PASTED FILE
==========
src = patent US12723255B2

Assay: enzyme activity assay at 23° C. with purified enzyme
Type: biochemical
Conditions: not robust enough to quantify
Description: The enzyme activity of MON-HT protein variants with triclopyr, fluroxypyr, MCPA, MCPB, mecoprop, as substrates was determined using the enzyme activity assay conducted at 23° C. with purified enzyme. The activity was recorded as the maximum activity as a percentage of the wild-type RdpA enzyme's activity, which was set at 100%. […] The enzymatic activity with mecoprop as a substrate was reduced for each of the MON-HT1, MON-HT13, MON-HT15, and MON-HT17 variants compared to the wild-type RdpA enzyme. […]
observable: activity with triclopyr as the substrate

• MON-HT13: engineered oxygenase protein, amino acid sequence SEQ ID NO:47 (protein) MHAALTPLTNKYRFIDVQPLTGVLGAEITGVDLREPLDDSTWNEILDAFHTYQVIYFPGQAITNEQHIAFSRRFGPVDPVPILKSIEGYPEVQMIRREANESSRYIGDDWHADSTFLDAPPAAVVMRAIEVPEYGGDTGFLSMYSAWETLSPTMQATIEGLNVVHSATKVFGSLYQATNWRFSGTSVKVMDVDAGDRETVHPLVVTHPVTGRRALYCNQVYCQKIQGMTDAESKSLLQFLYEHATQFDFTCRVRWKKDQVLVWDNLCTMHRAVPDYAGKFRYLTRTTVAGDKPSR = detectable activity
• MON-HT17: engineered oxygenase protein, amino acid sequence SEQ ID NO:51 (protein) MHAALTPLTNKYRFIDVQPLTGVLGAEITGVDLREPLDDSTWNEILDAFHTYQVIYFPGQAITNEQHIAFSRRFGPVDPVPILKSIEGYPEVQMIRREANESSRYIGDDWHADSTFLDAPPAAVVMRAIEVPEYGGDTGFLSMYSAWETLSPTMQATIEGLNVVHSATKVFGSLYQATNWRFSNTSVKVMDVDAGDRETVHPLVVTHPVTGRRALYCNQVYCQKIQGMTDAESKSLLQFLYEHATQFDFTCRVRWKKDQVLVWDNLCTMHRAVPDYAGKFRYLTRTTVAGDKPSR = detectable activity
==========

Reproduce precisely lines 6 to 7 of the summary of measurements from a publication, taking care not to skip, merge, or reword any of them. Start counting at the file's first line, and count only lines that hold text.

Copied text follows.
observable: activity with triclopyr as the substrate

• MON-HT13: engineered oxygenase protein, amino acid sequence SEQ ID NO:47 (protein) MHAALTPLTNKYRFIDVQPLTGVLGAEITGVDLREPLDDSTWNEILDAFHTYQVIYFPGQAITNEQHIAFSRRFGPVDPVPILKSIEGYPEVQMIRREANESSRYIGDDWHADSTFLDAPPAAVVMRAIEVPEYGGDTGFLSMYSAWETLSPTMQATIEGLNVVHSATKVFGSLYQATNWRFSGTSVKVMDVDAGDRETVHPLVVTHPVTGRRALYCNQVYCQKIQGMTDAESKSLLQFLYEHATQFDFTCRVRWKKDQVLVWDNLCTMHRAVPDYAGKFRYLTRTTVAGDKPSR = detectable activity